My friend Diederik van Liere has written a very, very cool jet-pack add-on that calculates the probability a bug report will result in a fixed bug.
The skinny on it is that Diederik’s app bases its prediction on the bug reporter’s experience, their past success rate, the presence of a stack trace and whether the bug reporter is a Mozilla affiliate. These variables appear to be strong and positive predictors of whether a bug will be fixed. The add-on can be downloaded here and its underlying methodology is explained in this blog post.
One way the add-on could be helpful is that it would enable the mozilla community to focus its resources on the most promising bug reports. Volunteer coders with limited time who want to show up and and take ownership over a specific bug would probably find this add-on handy as it would help them spend their precious volunteer time on bugs that are likely well thought through, documented effectively and submitted by someone who will be accessible and able to provide them with input if necessary.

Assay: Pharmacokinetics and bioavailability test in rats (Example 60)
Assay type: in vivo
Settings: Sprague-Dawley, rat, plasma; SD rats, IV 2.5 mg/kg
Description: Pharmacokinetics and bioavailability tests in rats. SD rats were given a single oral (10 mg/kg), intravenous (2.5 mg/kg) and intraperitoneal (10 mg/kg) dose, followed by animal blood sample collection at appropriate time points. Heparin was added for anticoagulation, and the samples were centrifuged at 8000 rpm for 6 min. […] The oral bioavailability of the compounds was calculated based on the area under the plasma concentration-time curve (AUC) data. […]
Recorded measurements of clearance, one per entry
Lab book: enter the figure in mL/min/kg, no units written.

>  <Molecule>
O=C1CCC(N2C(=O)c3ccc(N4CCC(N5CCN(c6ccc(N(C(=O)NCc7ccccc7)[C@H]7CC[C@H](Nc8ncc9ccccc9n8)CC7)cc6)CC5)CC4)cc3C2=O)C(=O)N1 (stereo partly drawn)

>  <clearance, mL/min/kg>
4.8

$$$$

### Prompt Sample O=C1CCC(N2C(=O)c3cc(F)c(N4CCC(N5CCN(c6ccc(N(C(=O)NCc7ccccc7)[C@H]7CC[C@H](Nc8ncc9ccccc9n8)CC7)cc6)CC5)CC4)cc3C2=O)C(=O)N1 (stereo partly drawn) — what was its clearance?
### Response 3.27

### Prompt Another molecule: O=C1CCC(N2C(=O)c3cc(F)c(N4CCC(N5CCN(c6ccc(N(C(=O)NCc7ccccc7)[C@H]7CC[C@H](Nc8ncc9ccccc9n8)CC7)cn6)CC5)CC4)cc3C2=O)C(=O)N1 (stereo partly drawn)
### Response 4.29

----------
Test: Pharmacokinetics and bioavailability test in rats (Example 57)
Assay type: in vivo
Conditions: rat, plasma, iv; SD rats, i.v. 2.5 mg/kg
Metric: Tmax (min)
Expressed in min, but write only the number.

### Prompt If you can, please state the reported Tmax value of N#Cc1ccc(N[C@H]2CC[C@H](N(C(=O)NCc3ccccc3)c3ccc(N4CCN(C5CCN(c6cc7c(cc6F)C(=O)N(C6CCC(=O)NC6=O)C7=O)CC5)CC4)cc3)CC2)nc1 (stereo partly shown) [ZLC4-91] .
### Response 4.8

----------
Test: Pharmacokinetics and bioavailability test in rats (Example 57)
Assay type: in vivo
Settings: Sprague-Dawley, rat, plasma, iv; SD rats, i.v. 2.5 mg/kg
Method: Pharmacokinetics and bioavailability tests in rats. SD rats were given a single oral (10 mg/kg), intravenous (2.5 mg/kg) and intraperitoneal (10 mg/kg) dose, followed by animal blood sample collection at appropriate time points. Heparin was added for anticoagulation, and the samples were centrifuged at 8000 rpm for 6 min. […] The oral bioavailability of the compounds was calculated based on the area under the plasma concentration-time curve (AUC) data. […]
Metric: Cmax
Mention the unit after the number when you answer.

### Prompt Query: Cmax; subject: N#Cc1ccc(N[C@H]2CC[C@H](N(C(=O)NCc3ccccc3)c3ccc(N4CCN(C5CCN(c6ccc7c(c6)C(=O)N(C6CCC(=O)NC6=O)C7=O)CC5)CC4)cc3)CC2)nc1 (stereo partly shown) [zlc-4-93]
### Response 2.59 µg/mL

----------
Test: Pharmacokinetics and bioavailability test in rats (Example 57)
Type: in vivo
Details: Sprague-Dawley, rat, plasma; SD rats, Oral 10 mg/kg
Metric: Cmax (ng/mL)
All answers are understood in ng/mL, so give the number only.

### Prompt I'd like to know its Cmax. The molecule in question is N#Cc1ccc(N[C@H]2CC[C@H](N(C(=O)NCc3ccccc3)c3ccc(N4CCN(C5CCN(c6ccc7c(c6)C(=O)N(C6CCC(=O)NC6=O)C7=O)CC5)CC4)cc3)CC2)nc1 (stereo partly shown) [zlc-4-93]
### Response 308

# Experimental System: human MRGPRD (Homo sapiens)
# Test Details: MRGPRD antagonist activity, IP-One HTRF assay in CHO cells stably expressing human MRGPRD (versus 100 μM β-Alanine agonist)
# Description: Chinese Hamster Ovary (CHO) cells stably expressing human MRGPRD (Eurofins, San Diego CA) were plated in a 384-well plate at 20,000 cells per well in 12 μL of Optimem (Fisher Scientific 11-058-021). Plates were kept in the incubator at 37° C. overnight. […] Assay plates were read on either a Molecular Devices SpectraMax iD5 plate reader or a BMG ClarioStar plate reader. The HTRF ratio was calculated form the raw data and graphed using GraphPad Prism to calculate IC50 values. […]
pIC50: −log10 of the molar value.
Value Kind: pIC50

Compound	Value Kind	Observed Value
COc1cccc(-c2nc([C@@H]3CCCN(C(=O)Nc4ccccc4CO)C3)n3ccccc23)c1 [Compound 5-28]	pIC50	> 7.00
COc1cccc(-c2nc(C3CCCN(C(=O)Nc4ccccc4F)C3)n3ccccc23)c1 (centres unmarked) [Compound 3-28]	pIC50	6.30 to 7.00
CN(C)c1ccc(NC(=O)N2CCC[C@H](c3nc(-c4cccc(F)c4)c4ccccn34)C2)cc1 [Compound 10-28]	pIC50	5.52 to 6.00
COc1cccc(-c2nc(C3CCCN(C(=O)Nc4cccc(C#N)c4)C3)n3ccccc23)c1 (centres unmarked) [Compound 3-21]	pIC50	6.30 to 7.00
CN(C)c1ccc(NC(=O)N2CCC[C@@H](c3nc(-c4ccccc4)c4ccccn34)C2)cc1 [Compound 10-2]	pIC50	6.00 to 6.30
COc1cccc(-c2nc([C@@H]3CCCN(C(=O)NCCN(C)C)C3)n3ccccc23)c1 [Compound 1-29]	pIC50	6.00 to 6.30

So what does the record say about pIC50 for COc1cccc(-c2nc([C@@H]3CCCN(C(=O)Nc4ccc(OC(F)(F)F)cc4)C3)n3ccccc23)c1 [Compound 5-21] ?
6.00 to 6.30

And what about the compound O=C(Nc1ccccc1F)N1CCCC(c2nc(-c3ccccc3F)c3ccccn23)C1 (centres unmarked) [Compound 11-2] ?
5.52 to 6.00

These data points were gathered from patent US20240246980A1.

The danger of course, is that a tool like this might further enhance (what I imagine is) a power-law like distribution of bug submitters. The add-on would allow those who are already the most effective bug submitters to get still more attention while first time submitters or those who are still learning may not receive as much sufficient attention (coaching, feedback, support) to improve. Indeed, one powerful way the tool might be used (and which I’m about to talk to Diederik about) is to determine if there are classes of bug submitters who are least likely to be successful. If we can find some common traits among them it might be possible to identify ways to better support them and/or enable them to contribute to the community more effectively. Suddenly a group of people who have expressed interest but have been inadvertently marginalized (not on purpose) could be brought more effectively into the community. Such a group might be the lowest hanging fruit in finding the next million mozillians.